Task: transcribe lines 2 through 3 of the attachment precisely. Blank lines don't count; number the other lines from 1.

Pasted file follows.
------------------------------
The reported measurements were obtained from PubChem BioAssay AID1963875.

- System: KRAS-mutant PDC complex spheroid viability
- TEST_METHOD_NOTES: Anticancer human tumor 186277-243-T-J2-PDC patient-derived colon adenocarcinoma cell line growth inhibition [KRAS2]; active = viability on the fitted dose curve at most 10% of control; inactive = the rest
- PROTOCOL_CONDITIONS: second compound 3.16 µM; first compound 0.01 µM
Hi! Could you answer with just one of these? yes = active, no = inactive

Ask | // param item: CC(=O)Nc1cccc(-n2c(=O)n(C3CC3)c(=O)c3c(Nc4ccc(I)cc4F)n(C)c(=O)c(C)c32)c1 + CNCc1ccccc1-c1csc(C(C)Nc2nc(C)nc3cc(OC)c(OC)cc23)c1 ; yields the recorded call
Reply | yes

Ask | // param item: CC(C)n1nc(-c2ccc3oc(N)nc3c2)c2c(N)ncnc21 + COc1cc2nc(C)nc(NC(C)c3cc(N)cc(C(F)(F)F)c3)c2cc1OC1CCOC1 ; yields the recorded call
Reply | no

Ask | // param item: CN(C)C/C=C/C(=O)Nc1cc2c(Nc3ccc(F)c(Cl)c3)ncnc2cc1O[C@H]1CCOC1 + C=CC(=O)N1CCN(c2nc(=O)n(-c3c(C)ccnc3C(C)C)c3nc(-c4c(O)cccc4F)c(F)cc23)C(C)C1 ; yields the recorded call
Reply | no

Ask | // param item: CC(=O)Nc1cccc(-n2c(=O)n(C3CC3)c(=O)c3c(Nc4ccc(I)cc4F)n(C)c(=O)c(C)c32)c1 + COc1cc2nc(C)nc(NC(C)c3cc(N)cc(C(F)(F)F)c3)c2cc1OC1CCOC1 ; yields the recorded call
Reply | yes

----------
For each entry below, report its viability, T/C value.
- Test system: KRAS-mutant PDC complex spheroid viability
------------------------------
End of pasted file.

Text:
- System: KRAS-mutant PDC complex spheroid viability
- TEST_METHOD_NOTES: Anticancer human tumor 186277-243-T-J2-PDC patient-derived colon adenocarcinoma cell line growth inhibition [KRAS2]; active = viability on the fitted dose curve at most 10% of control; inactive = the rest